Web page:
By Jordan Reiner, Partner – Lecker & Associates
When it comes to the COVID-19 vaccination, some employers are mandating that their employees be vaccinated before returning to the office. If you as an employee find yourself in a similar situation, you may be asking yourself, “can my employer force me to be vaccinated,” “what are my rights and entitlements.” Here are some commonly asked questions we have received from employees in Ontario.
Q: Can My Employer Force Me to Get Vaccinated?
A: A vaccination policy must strike a balance between employee’s rights, the law and the health and safety of other employees in the workplace.
If an employee works in a specialized occupation where they are required to be around vulnerable and/or immunocompromised individuals, a policy requiring vaccination may be legal.
For those individuals who do not work in a specialized occupation mentioned above, a policy requiring vaccination can likely not be introduced as a term of employment in Ontario.
Though an employer cannot physically force an employee to be vaccinated, an employer must still take into consideration the health and safety of others in the workplace. An employer’s obligation under the Occupational Health and Safety Act and other public health legislation may require the employer to take reasonable steps to protect the health and safety of the workforce by requiring the employees to use personal protective equipment and in some cases vaccination. What constitutes “reasonable steps” in each circumstance will largely be considered depending on each workplace.
Employers have an obligation to maintain a safe workplace and may be within their rights to develop a vaccination policy that strongly encourages vaccination.
Because vaccination is currently not a legal requirement in Ontario, should an employer choose to mandate vaccines in the workplace, it is likely that in most circumstances, failure to comply with such a policy may lead to employment being terminated on a without cause basis.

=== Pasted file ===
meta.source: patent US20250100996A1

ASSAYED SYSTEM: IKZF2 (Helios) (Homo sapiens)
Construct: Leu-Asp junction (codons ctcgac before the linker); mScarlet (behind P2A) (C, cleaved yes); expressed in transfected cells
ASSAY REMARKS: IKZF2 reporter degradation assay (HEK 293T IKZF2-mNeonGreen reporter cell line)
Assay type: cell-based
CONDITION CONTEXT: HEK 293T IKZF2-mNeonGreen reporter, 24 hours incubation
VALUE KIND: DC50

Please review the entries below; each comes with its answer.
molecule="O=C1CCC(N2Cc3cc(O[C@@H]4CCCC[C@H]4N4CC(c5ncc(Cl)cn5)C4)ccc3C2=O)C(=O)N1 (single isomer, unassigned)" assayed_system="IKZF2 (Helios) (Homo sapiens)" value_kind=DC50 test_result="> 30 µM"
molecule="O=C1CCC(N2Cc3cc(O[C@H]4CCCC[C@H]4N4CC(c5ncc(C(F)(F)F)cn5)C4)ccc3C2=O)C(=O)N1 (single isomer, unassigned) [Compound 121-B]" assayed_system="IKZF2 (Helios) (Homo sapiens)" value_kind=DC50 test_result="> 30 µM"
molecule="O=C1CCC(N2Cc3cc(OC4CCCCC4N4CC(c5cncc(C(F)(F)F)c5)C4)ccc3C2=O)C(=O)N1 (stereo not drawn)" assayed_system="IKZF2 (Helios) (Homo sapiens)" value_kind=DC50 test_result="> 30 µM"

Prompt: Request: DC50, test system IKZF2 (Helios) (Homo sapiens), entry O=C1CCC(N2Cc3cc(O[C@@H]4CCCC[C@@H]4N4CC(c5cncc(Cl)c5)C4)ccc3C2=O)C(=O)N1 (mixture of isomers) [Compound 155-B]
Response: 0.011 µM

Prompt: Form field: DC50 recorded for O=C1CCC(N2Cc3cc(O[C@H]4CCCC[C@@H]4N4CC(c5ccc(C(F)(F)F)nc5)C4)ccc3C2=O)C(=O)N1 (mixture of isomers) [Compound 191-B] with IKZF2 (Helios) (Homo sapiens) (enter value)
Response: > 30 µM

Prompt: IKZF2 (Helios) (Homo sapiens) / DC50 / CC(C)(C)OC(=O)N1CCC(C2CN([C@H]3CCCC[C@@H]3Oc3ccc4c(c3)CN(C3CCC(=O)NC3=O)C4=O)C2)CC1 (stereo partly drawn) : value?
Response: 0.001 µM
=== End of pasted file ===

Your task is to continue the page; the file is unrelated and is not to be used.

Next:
Q: Can My Employer Fire Me for Not Getting the COIVD-19 Vaccine?
A: If an employer implements a mandatory vaccination policy, but the employee chooses not to be vaccinated and the reasons for not receiving being vaccinated are not protected under the Ontario Human Rights Code, then an employer may terminate the employee’s employment on a without cause. In most cases where an employee’s reasons for not being vaccinated are not protected by the Ontario Human Rights Code, an employer must still provide an employee with severance pay.
Q: What Reasons for Being Unvaccinated May Be Covered Under the Ontario Human Rights Code?
A: The Ontario Human Rights Code provides an enumerated list of protected grounds for which an employer may not discriminate against an employee. If an employee chooses not to be vaccinated for bona fide medical or religious reasons for example, an employee may have a claim against the employer for breach of their human rights.
Simply not wanting the vaccine because it is new and the long-term effects are not known, is not a protected ground under the Ontario Human Rights Code.
Q: Can My Employer Ask for Proof of Vaccination?
A: It really depends on the reason why the employer is asking for proof of vaccination since such an inquiry begins to encroach on an employee’s private medical information. Often it is not whether an employer can or cannot ask about proof of vaccination but whether it is reasonable to do so.
Q: Am I required to Respond to a Request for Proof of Vaccination by my Employer?
A: It is important that an employee not lie about their vaccination status. Lying about being vaccinated and deliberately exposing co-workers and their families to a potentially deadly disease may be just cause for termination. If an employee does not feel comfortable in responding to a request for proof of vaccination, it is best to be upfront and honest. With that said, violating a vaccination policy could lead to a situation where the employer may terminate the employee and owe that employee severance.
Q: If I choose not to be Vaccinated, can my employer require me to Work from Home
A: Each case is different but permitting or requiring an unvaccinated employee to work from home where possible may constitute a balance of health and safety rights against the employee and/or human rights. If an employee cannot be vaccinated for medical or religious reasons, an employer may strongly consider requiring that employee to work from home in order to protect its workforce from an infectious and potentially deadly disease.
It is important to remember, however, that unless an accommodation is being requested under the Ontario Human Rights Code, there is no legal requirement for employers to accommodate employees who refuse to be vaccinated by offering separate workspaces or work-from-home options.